Arthur Kent sues CanWest for libel
Claims newspapers attacked him during political campaign
TORONTO -- Canadian journalist Arthur Kent, known as the "Scud Stud" for his live NBC reports during the 1991 Gulf War, on Thursday filed a libel lawsuit in the New York State Supreme Court against CanWest Global Communications Corp.
Kent said the lawsuit results from a profile of him in the Calgary Herald and the National Post, both CanWest Global newspapers, that ran during a recent provincial election in Alberta. Kent ran unsuccessfully to represent a local Calgary riding.
"CanWest launched a grossly inaccurate and biased attack on my character and reputation. The article misrepresents both our team's election campaign and my career in journalism, particularly my work for the New York-based broadcast news industry," Kent alleges in his suit.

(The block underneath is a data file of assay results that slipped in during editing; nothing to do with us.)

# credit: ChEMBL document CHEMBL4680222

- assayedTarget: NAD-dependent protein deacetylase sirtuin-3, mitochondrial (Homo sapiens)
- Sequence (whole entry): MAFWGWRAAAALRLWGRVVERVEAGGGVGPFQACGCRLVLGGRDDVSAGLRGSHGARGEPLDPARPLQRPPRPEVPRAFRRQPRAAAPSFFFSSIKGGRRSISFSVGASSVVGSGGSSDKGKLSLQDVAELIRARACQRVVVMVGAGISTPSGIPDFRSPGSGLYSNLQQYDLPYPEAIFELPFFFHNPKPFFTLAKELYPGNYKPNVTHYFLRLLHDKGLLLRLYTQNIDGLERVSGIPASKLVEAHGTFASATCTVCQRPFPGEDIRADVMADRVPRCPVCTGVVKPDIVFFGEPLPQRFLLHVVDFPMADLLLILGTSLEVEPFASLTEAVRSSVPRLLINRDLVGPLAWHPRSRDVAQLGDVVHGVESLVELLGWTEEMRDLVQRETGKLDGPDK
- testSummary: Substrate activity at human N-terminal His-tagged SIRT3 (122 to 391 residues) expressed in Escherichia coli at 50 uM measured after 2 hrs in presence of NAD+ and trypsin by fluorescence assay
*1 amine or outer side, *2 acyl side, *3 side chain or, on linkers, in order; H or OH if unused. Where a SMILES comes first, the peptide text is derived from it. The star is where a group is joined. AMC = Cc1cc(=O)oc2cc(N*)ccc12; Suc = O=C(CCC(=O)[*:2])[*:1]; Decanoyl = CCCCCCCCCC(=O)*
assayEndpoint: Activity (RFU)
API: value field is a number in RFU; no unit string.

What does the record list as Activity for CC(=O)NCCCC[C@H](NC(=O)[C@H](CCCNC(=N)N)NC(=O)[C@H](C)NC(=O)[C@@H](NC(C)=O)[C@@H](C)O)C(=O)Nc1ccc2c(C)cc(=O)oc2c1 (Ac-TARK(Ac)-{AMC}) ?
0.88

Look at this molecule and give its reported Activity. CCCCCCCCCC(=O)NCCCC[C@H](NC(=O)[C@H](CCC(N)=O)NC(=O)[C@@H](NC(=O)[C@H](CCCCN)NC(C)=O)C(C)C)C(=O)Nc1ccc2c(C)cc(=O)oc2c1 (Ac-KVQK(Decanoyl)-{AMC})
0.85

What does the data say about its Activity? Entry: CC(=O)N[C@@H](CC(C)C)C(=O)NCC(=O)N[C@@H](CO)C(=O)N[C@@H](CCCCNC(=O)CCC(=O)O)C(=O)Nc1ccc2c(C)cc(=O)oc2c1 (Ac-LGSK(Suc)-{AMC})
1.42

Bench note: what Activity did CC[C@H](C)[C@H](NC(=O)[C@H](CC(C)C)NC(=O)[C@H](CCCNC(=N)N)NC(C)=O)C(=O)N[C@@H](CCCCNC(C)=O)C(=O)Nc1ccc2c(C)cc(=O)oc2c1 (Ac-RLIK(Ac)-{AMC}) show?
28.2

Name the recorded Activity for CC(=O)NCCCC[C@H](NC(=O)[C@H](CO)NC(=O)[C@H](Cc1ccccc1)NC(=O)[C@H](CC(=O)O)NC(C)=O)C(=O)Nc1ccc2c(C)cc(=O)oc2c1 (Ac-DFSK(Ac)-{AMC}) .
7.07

The Canadian journalist added that the CanWest Global newspapers refused to publish a rebuttal to the newspaper column that he submitted. Kent earlier filed a defamation action against the media company in Calgary.
In September, Kent settled a lawsuit against Universal Studios over the movie "Charlie Wilson's War" in which portions of his voice and video recordings were used in the war drama without his permission.
Arthur Kent's brother, longtime Canadian newscaster Peter Kent, was recently elected to the House of Parliament in Ottawa to represent a north Toronto constituency.